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The medical community has known and studied heart disease in homogeneous populations for years, determining that a person has a greater risk of heart disease if one or more of their close relatives (parent-child, brother, sister) also had a history of heart disease or having died suddenly from heart problems.
Thus, in certain populations, family history has already been established as a determinant in a person’s predisposition to heart disease. This begs the questions: What constitutes “family history?” Does it simply reflect inherited genetic factors, or does it also represent environmental factors? Do these familial risk factors reflect something other than the tendency for known genetic and environmental risk factors of heart disease to also run in families including high blood pressure, high cholesterol, obesity, diet, physical activity and smoking?
According to a study published in the February 1, 2011, issue of the Journal of the American College of Cardiology, parental history of heart disease nearly doubles a person’s risk in all regions of the world, even after considering all other known risk factors of heart disease. In other words, many unknown genetic and environmental factors running in families remain to be discovered and play an important part in determining one’s likelihood of developing heart disease.
The INTERHEART Study, a multinational, case-control study, examined whether the relationship between parental history of myocardial infarction (MI) – or heart attack – and MI risk is independent of known cardiovascular risks and a small number of genetic variants mostly related to risk factors.
“This study finds that parental history of myocardial infarction, a very easy-to-measure risk factor, approximately doubles your risk of future heart attack regardless of all other risk factors, including ethnicity, gender, and socioeconomic position,” said Clara Chow, MBBS, Ph.D., Head Cardiac Program, The George Institute; Senior Lecturer, University of Sydney; Assistant Professor, McMaster University, and Cardiologist at Westmead Hospital. Dr. Chow is lead author of this study. “If both parents have a history of heart disease, and especially if it occurred at a young age, then the risk increases.”
Dr. Chow and her team concluded that parental history is an important, consistent and global determinant of heart disease. Both maternal and paternal histories are associated with an increased risk, and the younger the incidence in the parent, the higher the risk. After making adjustments for a set of nine risk factors – both biological and behavioral (i.e., abnormal lipids, smoking, hypertension, diabetes, abdominal obesity, psychosocial factors, physical activity, fruit and vegetable consumption, and alcohol consumption) –it was determined that the overall association of parental history is an important indicator.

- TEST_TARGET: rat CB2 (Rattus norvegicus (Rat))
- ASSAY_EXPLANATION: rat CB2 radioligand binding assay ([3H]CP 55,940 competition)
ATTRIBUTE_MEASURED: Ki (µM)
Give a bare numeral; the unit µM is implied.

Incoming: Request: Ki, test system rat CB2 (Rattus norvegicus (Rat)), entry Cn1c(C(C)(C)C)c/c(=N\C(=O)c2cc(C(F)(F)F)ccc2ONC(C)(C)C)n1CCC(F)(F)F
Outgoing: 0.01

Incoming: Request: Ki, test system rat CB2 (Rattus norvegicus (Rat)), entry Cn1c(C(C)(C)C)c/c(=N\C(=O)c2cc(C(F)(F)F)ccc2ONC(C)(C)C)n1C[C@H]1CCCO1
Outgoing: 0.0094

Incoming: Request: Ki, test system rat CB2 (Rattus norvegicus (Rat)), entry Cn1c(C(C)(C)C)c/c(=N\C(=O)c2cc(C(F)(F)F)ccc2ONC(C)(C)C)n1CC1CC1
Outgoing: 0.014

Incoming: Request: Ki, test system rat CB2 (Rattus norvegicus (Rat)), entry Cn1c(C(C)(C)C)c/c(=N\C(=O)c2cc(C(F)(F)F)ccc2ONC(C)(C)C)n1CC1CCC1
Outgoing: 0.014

“While other studies have shown the relationship between parental history and risk, they have not established its independence from the extensive list of other potential explanatory factors as measured by the INTERHEART Study and not established it in other world regions or ethnic groups,” said Dr. Chow.
Because of this, and its very wide applicability, Dr. Chow believes that this will put to rest a number of criticisms that parental history is not that important if other risk factors are well-measured and of uncertain significance in different population groups.
In his accompanying editorial, Themistocles (Tim) Assimes, M.D., Ph.D., Assistant Professor at Stanford University School of Medicine, emphasizes the importance of Dr. Chow’s findings. “This study confirms that unknown genetic and environmental factors play an important role in determining one’s risk of heart disease in all major regions and ethnicities throughout the world. We have much important and challenging research left to do to identify these unknown risk factors, but they seem to be present to a similar degree everywhere in the world. In the meantime, there is no reason we should not use this information worldwide to better predict who is at a higher risk of a heart attack. We can then spend a little extra time counseling these individuals on the importance of lifestyle changes such as weight loss, exercise, and smoking cessation and/or medicines that reduce blood pressure or cholesterol. These interventions can serve to neutralize the excess risk related to a family history.”
The American College of Cardiology is transforming cardiovascular care and improving heart health through continuous quality improvement, patient-centered care, payment innovation and professionalism. The College is a 39,000-member nonprofit medical society comprised of physicians, surgeons, nurses, physician assistants, pharmacists and practice managers and bestows credentials among cardiovascular specialists who meet its stringent qualifications. The College is a leader in the formulation of health policy, standards and guidelines, and is a staunch supporter of cardiovascular research. The ACC provides professional education and operates national registries for the measurement and improvement of quality care. More information about the association is available online at http://cardiosource.org/ACC.